It's so difficult for me to avoid the phrase "those people", which so neatly divides Us from Them, Normals from Schizos. But most mentally ill people know that they are ill. They, too, have dreams, urges, needs, the biggest of which is the same one that we all share: to love and be loved. "It's a bitter pill to swallow," writes Doherty, "especially for those who had lofty dreams: the pre-med students and engineers, the writers and musicians and athletes who left adolescence with aspirations." Some of us want to look really good, to become a pop star or Instagram influencer, some dream of being able to eat a warm meal every day. The illness robs people of all of those dreams. A lot of people with schizophrenia have nobody to take care of them and nothing left, ending up homeless. Alcohol and drugs are their only escape from their own mind, the gulag in which they are permanently locked, where the "guards" – their own thoughts – are sometimes polite and distant, only to attack violently for no reason the next day.
The topic of medication is approached very carefully as Doherty struggles not to let her personal views affect her writing, which is both warm and impartial, filled with sympathy for the people on both sides of the hospital door. She cites an anecdote about a psychiatrist who used to prescribe antipsychotics until she, too, found herself in the middle of a psychotic episode, and her colleagues prescribed the very same drugs to her. For the first time, the doctor found out how the patients actually feel, both when medicated and not. Mental illness is not a simple cold or a broken leg. You can't see it, touch it, x-ray it. Psychiatrists do not know how or why the meds work (or even whether they do or not). That particular doctor's approach to drugs had changed radically once she had tried her own medicine (sorry). Experiencing a drug is a very different thing from reading about it.
It's not the doctor's fault. It's not even Big Pharma's fault, although the author does remark that Eli Lilly produces both a medication the side effect of which is diabetes AND the insulin that diabetics need, cashing in twice. Psychiatry is in its Bronze Age, and I am being extremely polite here. We don't understand why the right level of antidepressants in the brain is reached within hours, yet they take weeks to work (or not). Antipsychotics, to a large degree, are simply sedatives that allow both the sufferer and their family to wait out the episode in relative safety. But hugs, phone calls, text messages, visits are not only invented, tested, available, even popular among "normal people". The need to be seen and loved unconditionally applies to those with schizophrenia and other mental illnesses as well. Them. Me. You. Us.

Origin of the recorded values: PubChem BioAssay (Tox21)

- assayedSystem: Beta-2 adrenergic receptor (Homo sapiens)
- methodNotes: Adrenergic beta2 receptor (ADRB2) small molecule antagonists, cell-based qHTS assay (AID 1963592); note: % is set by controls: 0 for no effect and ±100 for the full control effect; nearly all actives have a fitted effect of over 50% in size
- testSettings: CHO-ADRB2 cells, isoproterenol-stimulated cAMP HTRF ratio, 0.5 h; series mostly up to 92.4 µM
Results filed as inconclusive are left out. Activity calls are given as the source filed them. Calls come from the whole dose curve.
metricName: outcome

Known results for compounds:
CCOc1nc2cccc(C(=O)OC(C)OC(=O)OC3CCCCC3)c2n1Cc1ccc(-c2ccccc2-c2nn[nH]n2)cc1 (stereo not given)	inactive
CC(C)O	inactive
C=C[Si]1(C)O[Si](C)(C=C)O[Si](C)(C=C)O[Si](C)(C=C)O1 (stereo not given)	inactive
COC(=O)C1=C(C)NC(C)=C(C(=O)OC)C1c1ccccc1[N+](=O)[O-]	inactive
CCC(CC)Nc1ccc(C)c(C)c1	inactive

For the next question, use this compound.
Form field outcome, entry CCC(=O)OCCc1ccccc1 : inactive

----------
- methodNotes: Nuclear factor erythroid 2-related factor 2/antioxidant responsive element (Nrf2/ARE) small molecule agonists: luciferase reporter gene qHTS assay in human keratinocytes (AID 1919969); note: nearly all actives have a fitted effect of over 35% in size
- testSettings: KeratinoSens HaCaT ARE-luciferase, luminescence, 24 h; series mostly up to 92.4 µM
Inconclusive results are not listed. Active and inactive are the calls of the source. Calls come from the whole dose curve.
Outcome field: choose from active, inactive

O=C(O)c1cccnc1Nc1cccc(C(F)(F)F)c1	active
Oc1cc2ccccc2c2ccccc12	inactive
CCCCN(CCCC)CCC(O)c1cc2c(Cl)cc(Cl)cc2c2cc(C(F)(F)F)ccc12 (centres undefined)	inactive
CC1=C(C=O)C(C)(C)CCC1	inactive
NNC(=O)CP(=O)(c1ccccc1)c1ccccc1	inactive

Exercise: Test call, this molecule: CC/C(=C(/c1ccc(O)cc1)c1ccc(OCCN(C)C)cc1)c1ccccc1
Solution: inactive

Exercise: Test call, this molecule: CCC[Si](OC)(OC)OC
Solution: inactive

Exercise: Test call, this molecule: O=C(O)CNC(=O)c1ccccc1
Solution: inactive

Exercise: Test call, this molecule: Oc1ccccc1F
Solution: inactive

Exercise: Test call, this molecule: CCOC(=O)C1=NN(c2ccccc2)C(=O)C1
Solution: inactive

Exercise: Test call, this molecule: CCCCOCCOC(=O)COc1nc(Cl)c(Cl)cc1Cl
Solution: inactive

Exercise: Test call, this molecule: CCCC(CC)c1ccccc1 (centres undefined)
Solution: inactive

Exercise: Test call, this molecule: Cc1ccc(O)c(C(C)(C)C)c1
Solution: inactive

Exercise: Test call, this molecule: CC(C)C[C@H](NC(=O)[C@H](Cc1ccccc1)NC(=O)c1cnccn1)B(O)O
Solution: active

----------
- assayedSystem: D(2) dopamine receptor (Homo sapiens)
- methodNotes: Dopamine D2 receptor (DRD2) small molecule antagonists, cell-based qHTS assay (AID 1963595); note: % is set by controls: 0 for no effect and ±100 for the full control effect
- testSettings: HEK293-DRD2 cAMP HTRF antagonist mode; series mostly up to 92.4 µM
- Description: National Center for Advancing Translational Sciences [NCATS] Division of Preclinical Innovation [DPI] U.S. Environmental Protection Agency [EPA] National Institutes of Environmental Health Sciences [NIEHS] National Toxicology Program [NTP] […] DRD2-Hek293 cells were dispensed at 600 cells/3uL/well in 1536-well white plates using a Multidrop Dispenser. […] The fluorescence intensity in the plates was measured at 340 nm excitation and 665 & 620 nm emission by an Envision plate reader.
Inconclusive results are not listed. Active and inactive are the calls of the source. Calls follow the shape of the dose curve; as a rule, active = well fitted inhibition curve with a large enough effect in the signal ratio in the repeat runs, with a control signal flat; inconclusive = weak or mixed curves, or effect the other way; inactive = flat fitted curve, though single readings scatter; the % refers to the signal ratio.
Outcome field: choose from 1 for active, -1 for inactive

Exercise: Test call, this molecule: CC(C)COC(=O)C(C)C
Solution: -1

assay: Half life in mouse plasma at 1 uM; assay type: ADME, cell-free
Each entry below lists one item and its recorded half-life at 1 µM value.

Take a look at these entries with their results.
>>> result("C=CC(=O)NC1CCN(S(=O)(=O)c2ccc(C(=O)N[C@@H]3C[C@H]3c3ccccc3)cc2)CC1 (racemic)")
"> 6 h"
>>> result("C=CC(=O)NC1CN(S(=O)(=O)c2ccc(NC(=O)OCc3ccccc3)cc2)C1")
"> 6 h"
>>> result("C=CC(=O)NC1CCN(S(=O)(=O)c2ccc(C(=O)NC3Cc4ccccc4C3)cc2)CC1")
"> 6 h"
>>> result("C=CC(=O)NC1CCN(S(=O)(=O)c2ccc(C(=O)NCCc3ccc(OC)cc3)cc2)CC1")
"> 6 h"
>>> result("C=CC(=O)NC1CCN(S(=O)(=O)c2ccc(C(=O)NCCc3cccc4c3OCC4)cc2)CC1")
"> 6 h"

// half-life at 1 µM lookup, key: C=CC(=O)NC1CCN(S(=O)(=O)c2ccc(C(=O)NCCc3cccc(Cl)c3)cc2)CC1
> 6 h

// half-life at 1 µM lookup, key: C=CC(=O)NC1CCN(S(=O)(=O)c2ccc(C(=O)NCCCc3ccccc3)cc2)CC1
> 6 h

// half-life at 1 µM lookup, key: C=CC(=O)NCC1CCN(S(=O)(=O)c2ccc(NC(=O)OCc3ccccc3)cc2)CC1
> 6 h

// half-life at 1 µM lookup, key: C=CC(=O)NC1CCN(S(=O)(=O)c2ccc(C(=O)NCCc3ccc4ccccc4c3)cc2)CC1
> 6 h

The author emphasises many times how difficult it is to be on both sides of this equation. Both those who need care and who provide it often suffer terribly, if in different ways. Caroline's sisters are in terrible pain when they see how their sister's life has unfolded and how much she is forced to rely on kindness of strangers. (Her brothers decide Caroline is not their problem.) Sometimes her mind tells her that she has been sexually abused by more or less everyone she had ever met. Sometimes it just reminds her about her horrible weight gain – side effect of medication; the fact that she is almost always alone; that the voices she hears will go away, but they will always return. Her sisters can clean up the apartment, wash her clothes, but at the end of the day they go home. Caroline remains locked inside her brain. Whether she's physically located in a hospital or in a hotel, her feelings, dreams, needs have no "home" to go to, to escape the broken mind that torments her.